Thus, in a first aspect, the present invention provides a quencher of excited state energy having a structure comprising at least three radicals selected from substituted or unsubstituted aryl, substituted or unsubstituted heteroaryl and combinations thereof, wherein at least two of the residues are covalently linked via an exocyclic diazo bond, the quencher further comprising a reactive functional group providing a locus for conjugation of the quencher to a carrier molecule.

In a second aspect, the present invention provides a quencher of excited state energy having a structure according to Formula I:


wherein R1, R2 and R3 are members independently selected from substituted or unsubstituted aryl, substituted or unsubstituted heteroaryl and substituted or unsubstituted unsaturated alkyl, with the proviso that at least two of R1, R2 and R3 are members selected from substituted or unsubstituted aryl, and substituted or unsubstituted heteroaryl. X, Y and Y′ are members independently selected from reactive functional groups; f is a number selected from 0 to 4, inclusive, such that when (f×s) is greater than 1, the Y′ groups are the same or different; m is a number selected from 1 to 4, inclusive, such that when m is greater than 1, the X groups are the same or different; n is a number from 0 to 6, inclusive, such that when (n×t) is greater than 1, the Y groups are the same or different; s is a number from 0 to 6, inclusive, such that when s is greater than 1 the R3 groups are the same or different; and t is a number from 1 to 6, inclusive, such that when t is greater than 1 the R2 groups are the same or different, and when t is 1 and s is 0, a member selected from R1, R2 and combinations thereof is a member selected from substituted or unsubstituted polycyclic aryl and substituted or unsubstituted polycyclic heteroaryl groups.

In a third aspect, the present invention provides a quencher of excited state energy having a structure according to Formula II:


in which, X and Y are members independently selected from reactive functional groups; m is a number selected from 1 to 5, inclusive, such that when m is greater than 1, the X groups are the same or different; n is a number selected from 0 to 5, inclusive, such that when m is greater than 1, the Y groups are the same or different; s is a number selected from 1 to 5, inclusive, such that when s is greater than 1, the R3 groups are the same or different. R1, R2, and R3 are members independently selected from substituted or unsubstituted aryl, substituted or unsubstituted heteroaryl, and substituted or unsubstituted unsaturated alkyl, with the proviso that at least two of R1, R2 and R3 are members independently selected from substituted or unsubstituted aryl, and substituted or unsubstituted heteroaryl.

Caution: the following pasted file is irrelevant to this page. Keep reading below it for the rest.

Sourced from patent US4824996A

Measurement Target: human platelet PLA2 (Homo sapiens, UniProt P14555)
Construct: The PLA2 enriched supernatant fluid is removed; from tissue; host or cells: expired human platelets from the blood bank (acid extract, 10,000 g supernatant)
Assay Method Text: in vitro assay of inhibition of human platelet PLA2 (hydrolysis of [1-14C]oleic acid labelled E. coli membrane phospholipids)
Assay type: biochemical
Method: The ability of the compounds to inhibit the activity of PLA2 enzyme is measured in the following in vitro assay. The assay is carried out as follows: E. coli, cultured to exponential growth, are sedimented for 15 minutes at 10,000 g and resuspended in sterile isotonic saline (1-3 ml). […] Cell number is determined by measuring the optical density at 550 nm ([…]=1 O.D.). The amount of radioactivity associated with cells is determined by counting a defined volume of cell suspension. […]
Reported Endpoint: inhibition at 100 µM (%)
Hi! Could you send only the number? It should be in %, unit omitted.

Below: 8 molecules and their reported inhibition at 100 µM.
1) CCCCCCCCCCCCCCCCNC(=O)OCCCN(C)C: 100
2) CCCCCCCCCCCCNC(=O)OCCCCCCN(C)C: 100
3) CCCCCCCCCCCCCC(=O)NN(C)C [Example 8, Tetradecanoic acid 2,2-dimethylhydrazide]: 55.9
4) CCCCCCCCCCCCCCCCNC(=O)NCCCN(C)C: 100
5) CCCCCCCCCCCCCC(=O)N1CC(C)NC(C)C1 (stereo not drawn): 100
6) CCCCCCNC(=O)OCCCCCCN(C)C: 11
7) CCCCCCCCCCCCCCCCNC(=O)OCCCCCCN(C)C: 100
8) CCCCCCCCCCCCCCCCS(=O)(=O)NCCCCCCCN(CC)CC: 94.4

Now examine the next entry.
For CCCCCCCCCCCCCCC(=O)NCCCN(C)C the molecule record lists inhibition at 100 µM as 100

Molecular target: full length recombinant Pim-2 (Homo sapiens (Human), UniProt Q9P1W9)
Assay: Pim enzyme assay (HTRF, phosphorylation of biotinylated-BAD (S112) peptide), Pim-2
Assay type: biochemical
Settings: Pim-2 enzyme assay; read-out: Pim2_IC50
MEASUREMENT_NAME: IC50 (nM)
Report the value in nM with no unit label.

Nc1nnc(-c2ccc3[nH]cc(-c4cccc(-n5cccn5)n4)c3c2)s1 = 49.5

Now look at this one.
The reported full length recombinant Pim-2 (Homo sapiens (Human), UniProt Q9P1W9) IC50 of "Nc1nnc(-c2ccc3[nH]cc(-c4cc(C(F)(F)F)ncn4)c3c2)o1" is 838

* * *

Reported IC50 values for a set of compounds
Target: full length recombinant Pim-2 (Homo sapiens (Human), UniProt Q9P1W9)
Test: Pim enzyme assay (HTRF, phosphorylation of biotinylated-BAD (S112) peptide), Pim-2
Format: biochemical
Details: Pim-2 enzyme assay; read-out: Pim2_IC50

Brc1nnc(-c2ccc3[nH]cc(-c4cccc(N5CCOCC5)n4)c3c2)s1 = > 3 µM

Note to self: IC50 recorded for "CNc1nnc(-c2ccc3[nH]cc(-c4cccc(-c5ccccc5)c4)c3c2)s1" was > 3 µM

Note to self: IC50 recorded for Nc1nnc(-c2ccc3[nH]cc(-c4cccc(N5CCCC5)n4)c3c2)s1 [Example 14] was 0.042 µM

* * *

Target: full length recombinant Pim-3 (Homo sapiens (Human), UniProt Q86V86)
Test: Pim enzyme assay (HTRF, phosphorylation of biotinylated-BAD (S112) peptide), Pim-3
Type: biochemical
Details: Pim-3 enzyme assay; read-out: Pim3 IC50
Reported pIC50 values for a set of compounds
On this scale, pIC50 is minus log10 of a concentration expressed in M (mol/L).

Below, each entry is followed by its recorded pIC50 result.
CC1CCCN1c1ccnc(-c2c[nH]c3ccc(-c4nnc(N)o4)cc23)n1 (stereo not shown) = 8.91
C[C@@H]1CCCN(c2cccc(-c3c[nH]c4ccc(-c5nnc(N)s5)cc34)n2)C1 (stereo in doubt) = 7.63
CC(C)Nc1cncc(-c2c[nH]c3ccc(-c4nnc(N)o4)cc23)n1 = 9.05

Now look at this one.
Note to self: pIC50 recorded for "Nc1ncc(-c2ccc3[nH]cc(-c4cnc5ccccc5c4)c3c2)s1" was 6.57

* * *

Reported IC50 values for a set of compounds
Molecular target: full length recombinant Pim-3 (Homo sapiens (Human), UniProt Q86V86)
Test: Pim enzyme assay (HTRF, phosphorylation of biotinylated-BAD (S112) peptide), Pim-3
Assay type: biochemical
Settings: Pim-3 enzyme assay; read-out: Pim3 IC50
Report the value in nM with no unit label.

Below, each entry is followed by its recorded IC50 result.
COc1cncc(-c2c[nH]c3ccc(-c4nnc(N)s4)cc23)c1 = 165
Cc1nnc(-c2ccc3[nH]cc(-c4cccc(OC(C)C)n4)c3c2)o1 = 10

In each of the above-described aspects of the invention X is preferably a member selected from —COOH, —OH and —NR′R″, wherein R′ and R″ are members independently selected from the group consisting of H and substituted or unsubstituted alkyl groups.

In a fourth aspect, the invention provides compounds having a structure according to Formula IV:


in which, X and Y are members independently selected from reactive functional groups; m is a number selected from 0 to 4, inclusive, such that when m is greater than 1, the X groups are the same or different; c is a number selected from 0 to 4, inclusive, such that when c is greater than 1, the R3 groups are the same or different; v is a number from 1 to 10, inclusive, more preferably from 1 to 6, inclusive and more preferably still between 2 and 4, inclusive. When v is greater than 1, the R2 groups are the same or different. R1, R2, and R3 are members independently selected from substituted or unsubstituted aryl, substituted or unsubstituted heteroaryl and substituted or unsubstituted unsaturated alkyl, with the proviso that at least two of R1, R2 and R3 are members selected from substituted or unsubstituted aryl, substituted or unsubstituted heteroaryl and combinations thereof.

In a fifth aspect, the invention provides compounds having a structure according to Formula V:


wherein, R5, R6 and R7 are members independently selected from —NR′R″, substituted or unsubstituted aryl, nitro, substituted or unsubstituted C1–C6 alkyl, and substituted or unsubstituted C1–C6 alkoxy, wherein R′ and R″ are independently selected from H and substituted or unsubstituted C1–C6 alkyl. X and Y are independently selected from the group consisting of reactive functional groups; m is a number from 1 to 2, inclusive, such that when m is 2, the X groups are the same or different; n is a number from 0 to 1, inclusive; a is a number from 0 to 4, inclusive, such that when a is greater than 1, the R5 groups are the same or different; b is a number from 0 to 4, inclusive, such that when (v×b) is greater than 1, the R6 groups are the same or different; c is a number from 0 to 5, inclusive, such that when c is greater than 1, the R7 groups are the same or different; and v is a number from 1 to 10, inclusive, such that when v is greater than 1, the value of b on each of the b phenyl rings is the same or different.

In a sixth aspect, the present invention provides a quencher of excited state energy having a structure, which is a member selected from:


wherein, X5 and X6 are members independently selected from H, substituted or unsubstituted C1–C6 alkyl, —OR′, —COOR′, —NR′R″, —SH, —OP(OX3)N(X4)2, in which R′ and R″ are members independently selected from the group consisting of H, and alkyl or substituted alkyl, with the proviso that at least one of X5 and X6 is a reactive functional group. X3 and x4 are members independently selected from CN, and substituted or unsubstituted C1 –C6 alkyl.

In an seventh aspect, the present invention provides a method for determining whether a sample contains an enzyme. The method includes: (a) contacting the sample with a peptide construct that includes a fluorophore; (b) exciting said fluorophore; and (c) determining a fluorescence property of said sample, wherein the presence of said enzyme in said sample results in a change in said fluorescence property.